The Drywall Parable:
Sam and Sue were having a disagreement over the color of the drapes. Sam got so overheated in the disagreement that he put his fist through the drywall next to Sue’s head. Later, he apologized for loosing his temper and punching a hole in the wall. Sue told him that she forgave him.
Does the fact that Sue forgave Sam fix the hole in the wall?
No, that would take further steps–presumably from a repentant Sam–to repair what he damaged.
Does the fact that Sue forgave Sam mean the drywall will be the same again?
No, that wall is broken, and will need replacement.
Does the fact that Sue forgave Sam mean she ought to forget Sam lost his temper and became violent?
No, it would be unwise and unsafe on her part to forget such an incident.
Does the fact that Sue forgave Sam fix the original problem of Sam’s sinful lack of self-control?
No, Sam still needs to work on this so that it does not happen again.
When a faithful spouse forgives an adulterous spouse, that forgiveness does not erase the consequences or damage done by the adulterous betrayals. The cheater still has to do work to repair what he or she destroyed on top of apologizing and securing forgiveness.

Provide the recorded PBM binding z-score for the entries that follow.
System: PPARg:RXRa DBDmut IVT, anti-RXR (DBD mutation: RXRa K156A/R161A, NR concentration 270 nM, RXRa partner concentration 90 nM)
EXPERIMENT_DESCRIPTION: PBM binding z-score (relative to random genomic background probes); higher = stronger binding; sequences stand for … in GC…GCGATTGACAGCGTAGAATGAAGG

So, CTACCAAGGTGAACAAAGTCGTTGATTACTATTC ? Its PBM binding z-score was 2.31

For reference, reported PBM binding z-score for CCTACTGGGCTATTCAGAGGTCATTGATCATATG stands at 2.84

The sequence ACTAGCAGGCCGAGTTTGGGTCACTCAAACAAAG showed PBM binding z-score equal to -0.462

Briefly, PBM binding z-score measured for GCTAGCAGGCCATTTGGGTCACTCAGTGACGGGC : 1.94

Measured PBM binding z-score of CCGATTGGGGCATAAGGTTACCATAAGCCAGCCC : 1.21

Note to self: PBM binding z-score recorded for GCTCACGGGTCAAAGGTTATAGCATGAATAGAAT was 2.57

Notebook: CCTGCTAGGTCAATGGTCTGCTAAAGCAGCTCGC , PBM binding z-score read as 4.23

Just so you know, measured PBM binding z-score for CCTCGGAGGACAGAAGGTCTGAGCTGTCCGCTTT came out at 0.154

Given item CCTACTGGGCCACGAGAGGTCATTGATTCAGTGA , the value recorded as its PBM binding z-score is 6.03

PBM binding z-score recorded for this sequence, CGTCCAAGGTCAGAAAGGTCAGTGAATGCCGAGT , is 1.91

When a faithful spouse forgives an adulterous spouse, that forgiveness does not mean the marriage will be the same as before now. A complete restoration or resurrection process will need to happen.
When a faithful spouse forgives an adulterous spouse, that does not mean the faithful spouse ought to forget what happened and that their spouse is capable of adulterous betrayal. That would be unwise as God gave us memories for our own safety, and so that we may learn from our past.
When a faithful spouse forgives an adulterous spouse, that forgiveness does not solve the original marriage problem–i.e. the cheater’s lack of character. The cheater must work on this demonstrating true repentance for the marriage to have any hope of Godly restoration.